European Directive on Unfair Contract Terms: A Stopgap for Homeowners in Repossession Proceedings

A total of 3,779 Repossession Orders were issued by the Courts over the period 2013 – 2016, of which 3,163 related to residential properties. It is likely there will be more activity in Repossession cases later this year as Central Bank figures for the first three months of 2018 show that 29,818 residential mortgages are in arrears for more than 720 days. Master of the High Court Edmund Honohan has warned of a “wave of repossessions that’s about to break”. These are some of the statistics but there may be hope on the horizon for these faced with repossession proceedings.

The High Court judgment in AIB v Counihan ,[2016 IEHC 752], in December 2016 has paved the way for very serious change in Home Repossession litigation conducted by banks or vulture funds, creating greater responsibilities for Circuit Court Judges and County Registrars.

In Counihan, Barrett J affirmed the long-standing principle of EU law that a judge must carry out an assessment of the terms of a contract of own motion if the facts of the case fall within the European Communities (Unfair Terms in Consumer Contracts Regulations 1995 (SI 27/1995).

If the contract is one between a consumer and a business, this triggers the regulations, the contract must contain non-individually negotiated terms.

Any term of the Mortgage Contract not being a core term is subject to the regulations and the all-important “fairness test”. A core term is one that defines the subject matter of the contract or that relates to the adequacy of price or remuneration, as long as those terms are in plain and intelligible language.

If a term of the Mortgage Contract is deemed to be unfair it can be struck down, and is not enforceable against the borrower by the lender.

The ability of the courts to carry out an assessment of the fairness of contractual terms on their own motion was first set out by the European Court of Justice in 2000 in C-240/98 Oceano Grupo Editorial. The ECJ stated that the system of consumer protection in the directive was based on the idea that the consumer is in a weak position as against the business, and therefore agreed to terms drawn up in advance by the business without being able to influence them.

In subsequent cases, this own-motion assessment has been made obligatory on national courts. For example, in Aziz v Caixa [C-415/11], a judgment of the European Court of Justice(quoted with approval in Counihan), the ECJ stated at paragraph 46: “The court has already stated on several occasions that the national court is required to assess of its own motion whether a contractual term falling within the scope of the directive is unfair, compensating in its own way for the imbalance which exists between the consumer and the seller or supplier, where it has available to it the legal and factual elements necessary for that task.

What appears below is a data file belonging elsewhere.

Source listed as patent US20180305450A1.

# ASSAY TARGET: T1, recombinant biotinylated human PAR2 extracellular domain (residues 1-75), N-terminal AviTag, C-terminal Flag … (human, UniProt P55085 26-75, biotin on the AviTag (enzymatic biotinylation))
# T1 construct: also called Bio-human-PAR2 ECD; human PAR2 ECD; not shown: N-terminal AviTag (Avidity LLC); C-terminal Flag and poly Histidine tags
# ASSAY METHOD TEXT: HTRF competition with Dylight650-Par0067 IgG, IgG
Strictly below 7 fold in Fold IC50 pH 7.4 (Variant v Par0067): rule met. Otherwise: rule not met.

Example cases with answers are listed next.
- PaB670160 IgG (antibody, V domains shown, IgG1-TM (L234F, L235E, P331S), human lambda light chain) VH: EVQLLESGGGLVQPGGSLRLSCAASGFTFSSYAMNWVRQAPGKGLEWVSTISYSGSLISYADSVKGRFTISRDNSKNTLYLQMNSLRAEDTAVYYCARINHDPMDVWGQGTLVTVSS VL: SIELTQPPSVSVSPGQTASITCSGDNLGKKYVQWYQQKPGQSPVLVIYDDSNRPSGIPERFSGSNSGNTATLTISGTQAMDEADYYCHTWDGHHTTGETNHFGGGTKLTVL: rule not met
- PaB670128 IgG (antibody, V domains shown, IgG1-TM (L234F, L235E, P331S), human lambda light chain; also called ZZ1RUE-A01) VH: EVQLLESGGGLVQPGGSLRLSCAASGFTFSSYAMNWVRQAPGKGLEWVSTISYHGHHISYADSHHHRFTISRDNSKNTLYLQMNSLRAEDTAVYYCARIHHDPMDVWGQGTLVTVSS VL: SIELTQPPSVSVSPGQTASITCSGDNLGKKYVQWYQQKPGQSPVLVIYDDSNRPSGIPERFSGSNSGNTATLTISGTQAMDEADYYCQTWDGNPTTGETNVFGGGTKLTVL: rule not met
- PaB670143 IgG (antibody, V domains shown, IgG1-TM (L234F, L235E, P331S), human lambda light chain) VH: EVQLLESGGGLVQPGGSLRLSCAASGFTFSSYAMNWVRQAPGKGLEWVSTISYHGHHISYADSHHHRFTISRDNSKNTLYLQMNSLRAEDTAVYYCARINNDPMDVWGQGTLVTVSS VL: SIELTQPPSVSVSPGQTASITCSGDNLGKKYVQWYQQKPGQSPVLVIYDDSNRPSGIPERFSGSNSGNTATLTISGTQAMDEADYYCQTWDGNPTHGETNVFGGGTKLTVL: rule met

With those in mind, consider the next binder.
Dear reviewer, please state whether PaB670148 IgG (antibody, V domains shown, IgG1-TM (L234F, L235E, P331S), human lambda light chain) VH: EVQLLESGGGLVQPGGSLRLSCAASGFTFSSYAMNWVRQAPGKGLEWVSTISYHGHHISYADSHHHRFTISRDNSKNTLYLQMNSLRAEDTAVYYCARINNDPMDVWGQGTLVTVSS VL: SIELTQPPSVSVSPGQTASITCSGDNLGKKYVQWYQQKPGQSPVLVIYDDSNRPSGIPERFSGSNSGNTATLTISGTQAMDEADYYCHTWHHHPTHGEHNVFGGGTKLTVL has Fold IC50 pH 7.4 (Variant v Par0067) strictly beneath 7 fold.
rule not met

Therefore a responsibility falls on any legal practitioner acting for a homeowner in repossession cases to inform the court of its obligation to carry out its own motion assessment of fairness. Therefore anyone appearing before the Courts in Home Repossession cases should test the Mortgage Contract for its fairness. Does this happen in practice? When a homeowner represents themselves who is clearly not “au fait” with the law in this area they are not legally equipped to do so. Otherwise where the homeowner does not attend court and doesn’t fight the repossession order, that lawyers acting for banks typically do not raise this issue and inform the court that it has the obligation to carry out its own motion assessment.

Failure by a Court to carry out an own-motion assessment is very likely to render any repossession order illegal.
If a home is repossessed without this assessment being carried out, the dispossessed homeowner has a potential claim for damages against the Irish State under the doctrine of member state liability.

Another very interesting case in this area is EBS Limited –v- Trevor Kenehan and Bernadette Ryan (2017) IEHC 604. In this case the High Court overturned a Repossession Order made by the Circuit Court on the basis of the Counihan case whereby EBS failed to inform the Circuit Court of its obligation to assess Mr Kenehan’s and Ms Ryan’s Mortgage for any unfair terms.

So what for financial institutions, banks or vulture funds, taking repossession cases? The balance has been tipped more in favour of the homeowner, and the Counihan judgment does make it more difficult for lenders to enforce loans where there is a term in the mortgage that could prove to be prejudicial against the homeowner.

The Kenehan case has shown if your home was repossessed in the Circuit Court, there may still be hope for the homeowner on appeal.

If you have any queries in this area please contact us on 071 916 2211 or email info@carteranhold.ie.